doi:10.1093/neuonc/nou206.13
PMCID: PMC4144477
8.  PROGNOSTIC AND PREDICTIVE BIOMARKER-BASED SUBGROUPS IN THE NOA-04 TRIAL 
Neuro-Oncology  2014;16(Suppl 3):iii4.
BACKGROUND: The WHO classification, based on morphological criteria, may be increasingly supplemented with defined molecular aberrations. These might help to resolve the discrepancy between classification and clinical outcome. Molecular biomarkers, including isocitrate dehydrogenase 1 or 2 (IDH1/2) mutation, 1p/19q codeletion, mutations and (consequently) loss of expression of alpha-thalassemia/mental retardation syndrome X-linked (ATRX) and O6-methylguanine-DNA-methyltransferase (MGMT) promoter methylation, improve prognostication and may even guide treatment decisions in patients with anaplastic gliomas. Illumina Infinium HumanMethylation450 BeadChip arrays (HM450) allow the determination of large-scale methylation profiles and genome-wide DNA copy number changes, enabling molecular subgrouping of tumors. In addition, algorithms have been developed to detect the glioma CpG island methylator phenotype (G-CIMP) associated with IDH1/2 mutation, 1p/19q codeletion and MGMT promoter methylation using this assay. METHODS: In the biomarker cohort of the NOA-04 trial, the diagnostic and prognostic performance of these molecular markers using single tests, HM450 data and HM450-based algorithms has been investigated to propose biological subgroups, which reflect outcomes and potentially influence treatment decisions. RESULTS: Loss of ATRX expression was detected in 45% of anaplastic astrocytomas (AA), 27% of anaplastic oligoastrocytomas (AOA) and 10% of anaplastic oligodendrogliomas (AO). It was mostly restricted to IDH mutant tumors and almost mutually exclusive with 1p/19q co-deletion. In tumors with IDH1 mutation, MGMT promoter methylation was associated with prolonged progression-free survival (PFS) with chemotherapy or radiotherapy (RT), and thus prognostic. In tumors without IDH1 mutation, MGMT promoter methylation was associated with increased PFS in patients treated with chemotherapy, too, but not in those who received RT alone as the first-line treatment, and is thus chemotherapy-predictive. Comparisons of single assays and HM450-based algorithms revealed a high concordance for IDH and 1p/19q status. The HM450-derived MGMT-STP27 model to calculate MGMT promoter methylation probability revealed this aberration in a significantly higher fraction of cases as conventional methylation-specific PCR, with 87/91 G-CIMP-positive tumors predicted as MGMT promoter-methylated. CONCLUSIONS: ATRX loss is a hallmark and favorable prognosticator of astrocytic tumors allowing a better definition of the clinically and morphologically mixed group of AOA. MGMT promoter methylation is a predictive biomarker for benefit from alkylating agent chemotherapy in patients with IDH1-wildtype, but not IDH1-mutant malignant gliomas of WHO grades III/IV. Combined IDH1/ MGMT assessment may help to individualize clinical decision making in neurooncology. G-CIMP and 1p/19q codeletion are reliably detectable by HM450 analysis and associated with prognosis in the NOA-04 trial. HM450 arrays allowed clustering of anaplastic gliomas into relevant subgroups. SECONDARY CATEGORY: Tumor Biology.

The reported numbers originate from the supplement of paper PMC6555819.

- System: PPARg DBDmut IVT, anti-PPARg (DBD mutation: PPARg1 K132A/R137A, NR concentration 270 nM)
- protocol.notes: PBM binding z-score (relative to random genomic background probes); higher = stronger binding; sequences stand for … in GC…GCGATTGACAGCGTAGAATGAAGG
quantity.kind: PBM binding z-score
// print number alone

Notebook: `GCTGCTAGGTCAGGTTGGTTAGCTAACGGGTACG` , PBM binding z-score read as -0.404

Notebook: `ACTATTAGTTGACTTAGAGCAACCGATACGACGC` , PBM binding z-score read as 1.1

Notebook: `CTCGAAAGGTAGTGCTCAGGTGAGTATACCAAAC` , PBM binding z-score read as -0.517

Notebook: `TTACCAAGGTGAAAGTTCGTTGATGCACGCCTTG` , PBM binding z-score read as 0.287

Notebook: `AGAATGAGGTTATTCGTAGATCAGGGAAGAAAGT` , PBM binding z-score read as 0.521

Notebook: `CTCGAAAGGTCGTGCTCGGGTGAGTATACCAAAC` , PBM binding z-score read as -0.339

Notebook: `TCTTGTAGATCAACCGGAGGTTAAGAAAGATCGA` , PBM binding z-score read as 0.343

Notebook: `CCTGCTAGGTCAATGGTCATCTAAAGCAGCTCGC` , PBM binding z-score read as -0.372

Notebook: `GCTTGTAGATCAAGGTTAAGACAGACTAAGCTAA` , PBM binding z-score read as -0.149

doi:10.1093/neuonc/nou206.14
PMCID: PMC4144478
9.  MOLECULAR (RE-)CLASSIFICATION OF CNS-PRIMITIVE NEUROECTODERMAL TUMORS 
Neuro-Oncology  2014;16(Suppl 3):iii23.